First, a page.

Well the battery was upped this year and the MSRP went up about 2k? So I can see it going up roughly the same margin but it would be worth it. A 50% increase in battery life is no joke, going from 150 mile range to 220 miles is 240km --> 353km which is just over 100km difference. That is a huge deal and will certainly make a difference on trips, especially for me driving between Ottawa and Montreal on occasion. I'm also banking on the possibility of the 2019s getting TMS as well as the capability to charge to less than 100%.xxboarderxx wrote: ↑Nov 9th, 2017 11:21 amBigger battery = bigger cost of the car. I would not be surprised to see the cost somewhere close to the Bolt.
If that is not an issue, you need the extra range, you are not concerned about the government incentive being reduced or disappearing and you don't need a new vehicle right now, then yes it would be a good idea to wait.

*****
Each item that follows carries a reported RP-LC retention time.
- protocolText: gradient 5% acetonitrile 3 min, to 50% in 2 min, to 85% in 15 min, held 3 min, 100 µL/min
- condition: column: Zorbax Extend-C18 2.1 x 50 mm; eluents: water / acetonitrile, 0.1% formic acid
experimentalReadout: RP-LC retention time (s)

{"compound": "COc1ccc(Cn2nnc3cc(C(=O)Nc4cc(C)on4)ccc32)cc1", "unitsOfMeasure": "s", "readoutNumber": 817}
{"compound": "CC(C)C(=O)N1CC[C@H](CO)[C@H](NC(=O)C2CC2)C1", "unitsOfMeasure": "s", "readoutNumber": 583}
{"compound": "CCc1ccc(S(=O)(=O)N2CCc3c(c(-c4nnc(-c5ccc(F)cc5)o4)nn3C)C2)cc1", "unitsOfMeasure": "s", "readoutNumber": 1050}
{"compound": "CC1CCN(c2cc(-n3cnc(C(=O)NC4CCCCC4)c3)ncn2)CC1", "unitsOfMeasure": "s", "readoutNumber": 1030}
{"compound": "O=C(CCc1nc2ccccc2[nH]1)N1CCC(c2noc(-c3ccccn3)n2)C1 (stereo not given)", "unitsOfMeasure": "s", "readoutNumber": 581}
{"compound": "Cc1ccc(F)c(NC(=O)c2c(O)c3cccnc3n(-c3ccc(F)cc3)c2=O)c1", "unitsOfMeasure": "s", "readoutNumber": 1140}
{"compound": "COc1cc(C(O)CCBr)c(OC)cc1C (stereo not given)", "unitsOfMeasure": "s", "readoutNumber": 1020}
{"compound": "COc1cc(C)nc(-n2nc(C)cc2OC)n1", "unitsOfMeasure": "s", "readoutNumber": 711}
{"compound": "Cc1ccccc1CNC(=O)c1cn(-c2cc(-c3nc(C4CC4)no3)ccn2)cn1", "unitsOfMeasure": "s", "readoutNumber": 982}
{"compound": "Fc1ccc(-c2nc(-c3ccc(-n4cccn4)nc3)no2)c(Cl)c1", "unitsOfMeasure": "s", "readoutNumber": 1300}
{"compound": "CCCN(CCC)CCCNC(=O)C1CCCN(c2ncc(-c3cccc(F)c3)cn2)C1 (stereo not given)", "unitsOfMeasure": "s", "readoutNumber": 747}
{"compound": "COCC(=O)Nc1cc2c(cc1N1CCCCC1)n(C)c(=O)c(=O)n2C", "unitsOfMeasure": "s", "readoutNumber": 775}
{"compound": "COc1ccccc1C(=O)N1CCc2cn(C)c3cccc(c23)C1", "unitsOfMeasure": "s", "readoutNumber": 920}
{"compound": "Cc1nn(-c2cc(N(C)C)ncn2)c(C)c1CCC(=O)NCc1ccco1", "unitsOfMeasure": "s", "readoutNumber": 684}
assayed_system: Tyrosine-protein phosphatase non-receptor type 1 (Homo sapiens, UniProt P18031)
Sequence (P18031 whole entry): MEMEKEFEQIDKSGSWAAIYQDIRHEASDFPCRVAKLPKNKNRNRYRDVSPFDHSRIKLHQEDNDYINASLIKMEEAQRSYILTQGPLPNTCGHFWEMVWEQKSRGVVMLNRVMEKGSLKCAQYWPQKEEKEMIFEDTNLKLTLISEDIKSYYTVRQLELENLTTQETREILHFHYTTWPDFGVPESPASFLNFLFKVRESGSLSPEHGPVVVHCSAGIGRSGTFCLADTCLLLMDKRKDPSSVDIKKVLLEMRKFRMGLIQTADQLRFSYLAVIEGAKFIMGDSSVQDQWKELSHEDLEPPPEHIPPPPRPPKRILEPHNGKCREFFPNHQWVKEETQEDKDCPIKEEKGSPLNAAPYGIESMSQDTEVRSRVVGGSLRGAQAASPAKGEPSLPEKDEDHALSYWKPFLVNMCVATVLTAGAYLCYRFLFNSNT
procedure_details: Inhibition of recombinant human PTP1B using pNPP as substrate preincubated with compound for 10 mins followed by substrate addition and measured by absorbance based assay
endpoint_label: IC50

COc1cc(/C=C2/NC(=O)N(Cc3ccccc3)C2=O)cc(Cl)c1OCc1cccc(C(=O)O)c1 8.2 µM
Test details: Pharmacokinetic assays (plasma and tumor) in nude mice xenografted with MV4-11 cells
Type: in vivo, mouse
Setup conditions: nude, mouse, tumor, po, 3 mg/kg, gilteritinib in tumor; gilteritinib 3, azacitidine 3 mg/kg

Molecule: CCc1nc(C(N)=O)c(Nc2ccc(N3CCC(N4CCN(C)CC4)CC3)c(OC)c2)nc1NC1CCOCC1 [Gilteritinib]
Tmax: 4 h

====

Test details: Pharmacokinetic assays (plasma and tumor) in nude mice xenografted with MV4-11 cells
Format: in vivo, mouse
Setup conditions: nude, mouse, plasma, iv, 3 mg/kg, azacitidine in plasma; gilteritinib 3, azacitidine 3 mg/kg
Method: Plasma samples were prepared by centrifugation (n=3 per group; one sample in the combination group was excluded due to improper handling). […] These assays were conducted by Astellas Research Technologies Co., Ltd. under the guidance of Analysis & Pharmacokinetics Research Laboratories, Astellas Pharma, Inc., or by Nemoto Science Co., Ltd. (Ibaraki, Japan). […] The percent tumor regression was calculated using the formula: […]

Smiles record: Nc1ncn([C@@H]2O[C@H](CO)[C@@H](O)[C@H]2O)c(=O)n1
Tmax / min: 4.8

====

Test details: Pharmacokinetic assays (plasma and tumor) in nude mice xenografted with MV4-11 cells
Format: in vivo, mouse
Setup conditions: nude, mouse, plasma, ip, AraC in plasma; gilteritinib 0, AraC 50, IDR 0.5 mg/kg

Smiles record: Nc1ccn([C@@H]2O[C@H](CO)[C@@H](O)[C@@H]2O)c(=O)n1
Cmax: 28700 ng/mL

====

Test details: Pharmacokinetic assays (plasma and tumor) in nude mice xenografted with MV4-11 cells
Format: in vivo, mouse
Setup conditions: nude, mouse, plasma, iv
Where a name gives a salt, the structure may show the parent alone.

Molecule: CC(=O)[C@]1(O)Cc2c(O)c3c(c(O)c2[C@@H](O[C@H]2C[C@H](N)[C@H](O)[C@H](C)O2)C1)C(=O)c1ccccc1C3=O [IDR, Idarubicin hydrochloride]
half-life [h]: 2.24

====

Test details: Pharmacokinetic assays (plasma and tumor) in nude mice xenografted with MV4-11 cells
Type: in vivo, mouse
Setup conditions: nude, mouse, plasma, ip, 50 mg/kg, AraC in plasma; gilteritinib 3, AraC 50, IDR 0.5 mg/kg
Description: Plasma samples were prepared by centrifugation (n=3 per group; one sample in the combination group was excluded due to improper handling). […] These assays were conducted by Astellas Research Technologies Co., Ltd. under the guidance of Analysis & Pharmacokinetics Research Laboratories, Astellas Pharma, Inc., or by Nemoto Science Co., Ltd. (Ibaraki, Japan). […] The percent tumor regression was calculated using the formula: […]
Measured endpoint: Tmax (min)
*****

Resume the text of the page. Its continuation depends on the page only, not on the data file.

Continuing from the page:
I'm driving a 2013 BMW 328i right now and I'm still loving it (except for the premium gas part), so I'm not in a desperate situation to switch. Right now I'm looking at all options, in fact I'm going to visit my Chevy dealer today just do see what their current situation is with regards to their Bolt/Volts. Also have a deposit on the Model 3 and will explore the Clarity when it comes out.
Don't get me wrong, I think the 2018 Leaf is great little car and a vast improvement over last year but just knowing that there will be a 50% boost in range in one year makes me very reluctant to take the plunge now. I just feel that this year's Leaf is more like a Leaf 1.50 rather than a Leaf 2.0 which the 2019 will be.
I'm not panicking over the rebate disappearing overnight, I think there will be some sort of warning and if it comes to that point, you can always try to get something before the reduction or termination. Availability of EVs in Canada should be better in the coming months/years.